Johnstone said these trace elements are small enough that, even with regular use, most users should be able to pass a drug screening for THC.
“We can’t guarantee that because there is a thing called bio-individuality, meaning your chemical makeup is different than mine,” he said. “Something that might stick out in your system might not stick out in mine. But from our experience we have been running into people who have been using a large amount of products with no problem. If you start abusing these products, that is when you might have to worry about it showing up in a drug screening.”
Johnstone said there are two major varieties of CBD products: CBD full-spectrum products and a CBD isolate products.
“Isolate means they are able to isolate the single cannabinoid known as CBD and get it completely alone,” Johnstone said. “A full-spectrum product has over 100 different recorded cannabinoids within the hemp plant, and can legally contain 0.3% THC.”
Johnstone said CBD isolate products would be best suited for those who may be concerned about the potential for THC to show up on a drug screening. While both are effective, Johnstone said that full-spectrum products provide more overall cannabinoids.
Johnstone said there are a variety of ways that CBD can be delivered into the body, ranging from a popular sublingual drop form, to edible forms, to inhalable forms.
“Sublingual is the most popular; that is the bottle of oil where you place the drops under your tongue,” Johnstone said. “Another form of consumption that is very popular is ingestion – things like edible gummies, candy bars or capsules. Then we have inhalation-based products that are vaporized or inhaled through various methods (such as a vaporizer). There are also topical or transdermal products that are applied to spot-specific areas similar to creams or rubs.”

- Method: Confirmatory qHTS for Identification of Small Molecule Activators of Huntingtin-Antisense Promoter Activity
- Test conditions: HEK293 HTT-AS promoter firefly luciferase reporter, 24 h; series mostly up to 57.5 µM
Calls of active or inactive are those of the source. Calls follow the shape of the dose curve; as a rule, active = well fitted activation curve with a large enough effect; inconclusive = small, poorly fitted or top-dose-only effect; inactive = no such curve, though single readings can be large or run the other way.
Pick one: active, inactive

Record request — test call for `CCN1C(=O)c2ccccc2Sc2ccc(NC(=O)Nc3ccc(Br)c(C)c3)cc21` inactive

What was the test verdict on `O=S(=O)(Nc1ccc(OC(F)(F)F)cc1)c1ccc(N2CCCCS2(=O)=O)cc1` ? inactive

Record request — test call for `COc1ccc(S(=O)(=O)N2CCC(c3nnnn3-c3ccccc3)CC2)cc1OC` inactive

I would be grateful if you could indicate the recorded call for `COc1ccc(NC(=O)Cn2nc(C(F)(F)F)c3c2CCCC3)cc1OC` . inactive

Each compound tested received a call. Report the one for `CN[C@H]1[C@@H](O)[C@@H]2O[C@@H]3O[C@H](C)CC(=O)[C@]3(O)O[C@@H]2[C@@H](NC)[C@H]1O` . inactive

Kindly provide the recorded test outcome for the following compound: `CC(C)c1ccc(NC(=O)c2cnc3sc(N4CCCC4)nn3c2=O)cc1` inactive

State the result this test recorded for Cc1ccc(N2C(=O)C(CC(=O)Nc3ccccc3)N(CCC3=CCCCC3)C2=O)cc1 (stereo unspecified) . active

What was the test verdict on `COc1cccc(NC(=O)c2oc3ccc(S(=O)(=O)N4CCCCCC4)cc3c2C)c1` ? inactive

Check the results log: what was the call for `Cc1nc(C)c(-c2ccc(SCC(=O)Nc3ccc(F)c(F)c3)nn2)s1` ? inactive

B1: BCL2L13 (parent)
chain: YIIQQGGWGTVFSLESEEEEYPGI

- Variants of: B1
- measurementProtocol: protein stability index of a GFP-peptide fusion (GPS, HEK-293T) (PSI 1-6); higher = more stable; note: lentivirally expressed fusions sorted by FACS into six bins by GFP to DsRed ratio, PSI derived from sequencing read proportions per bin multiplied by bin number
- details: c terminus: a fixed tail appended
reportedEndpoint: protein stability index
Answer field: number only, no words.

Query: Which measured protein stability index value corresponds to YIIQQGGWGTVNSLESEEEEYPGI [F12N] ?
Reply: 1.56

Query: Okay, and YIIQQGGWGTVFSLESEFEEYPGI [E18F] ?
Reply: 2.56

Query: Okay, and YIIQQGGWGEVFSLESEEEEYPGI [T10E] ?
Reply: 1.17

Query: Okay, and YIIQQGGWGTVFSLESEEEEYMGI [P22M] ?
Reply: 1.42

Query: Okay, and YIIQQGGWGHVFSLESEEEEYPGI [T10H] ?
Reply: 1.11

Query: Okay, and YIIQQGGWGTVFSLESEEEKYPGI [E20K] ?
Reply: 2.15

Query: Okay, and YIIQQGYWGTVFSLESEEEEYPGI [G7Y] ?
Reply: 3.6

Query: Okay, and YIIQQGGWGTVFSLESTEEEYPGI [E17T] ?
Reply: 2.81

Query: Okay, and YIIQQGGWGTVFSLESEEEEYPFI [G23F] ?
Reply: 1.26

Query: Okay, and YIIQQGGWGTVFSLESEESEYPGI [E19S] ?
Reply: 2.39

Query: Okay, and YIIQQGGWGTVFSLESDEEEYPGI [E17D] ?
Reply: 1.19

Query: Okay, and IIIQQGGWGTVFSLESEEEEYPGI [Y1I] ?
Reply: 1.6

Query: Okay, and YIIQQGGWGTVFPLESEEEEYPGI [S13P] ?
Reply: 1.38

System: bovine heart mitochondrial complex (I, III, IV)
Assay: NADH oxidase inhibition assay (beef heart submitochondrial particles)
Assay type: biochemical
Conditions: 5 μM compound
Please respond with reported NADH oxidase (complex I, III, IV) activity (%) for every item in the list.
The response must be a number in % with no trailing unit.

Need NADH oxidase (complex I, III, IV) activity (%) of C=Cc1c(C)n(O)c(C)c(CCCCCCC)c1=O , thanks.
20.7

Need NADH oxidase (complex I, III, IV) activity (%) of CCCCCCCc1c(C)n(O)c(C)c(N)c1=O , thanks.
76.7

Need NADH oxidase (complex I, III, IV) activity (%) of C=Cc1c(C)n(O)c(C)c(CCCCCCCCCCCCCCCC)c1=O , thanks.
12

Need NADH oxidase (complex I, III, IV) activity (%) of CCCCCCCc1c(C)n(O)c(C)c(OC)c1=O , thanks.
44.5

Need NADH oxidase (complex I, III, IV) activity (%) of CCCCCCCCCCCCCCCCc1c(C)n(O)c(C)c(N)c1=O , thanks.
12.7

Johnstone said there are even vet-approved CBD products for pets. While all these products are legal for consumption in the state of Kentucky, the actual CBD flower is not available for sale to consumers.
“Legally, in the state of Kentucky, you cannot sell the flower,” Johnstone said. “Under the Kentucky Department of Agriculture’s website, it states what you can and cannot do. Any living plant material, if you have a plant growing; any flower material, the actual buds of the hemp plant; or any ground-up flower material is not compliant.
“The only way I can have it in my possession is if I have a handler’s license, and the only way I could resell it in the state of Kentucky is if someone else had a handler’s license as well.”
Johnstone said the restrictions on selling and consuming the CBD flower are currently less stringent in neighboring states.
“There are so many hemp cultivators in this area, but legally we can’t resell the flower material,” Johnstone said. “If you go into any other state, it is a whole different story; If you drive across the border you can purchase it all day in Tennessee as long as it is under 0.3%.
“So for us, we legally can’t resell it; it is illegal under the farm bill and technically you would get the same charge as a cannabis charge.”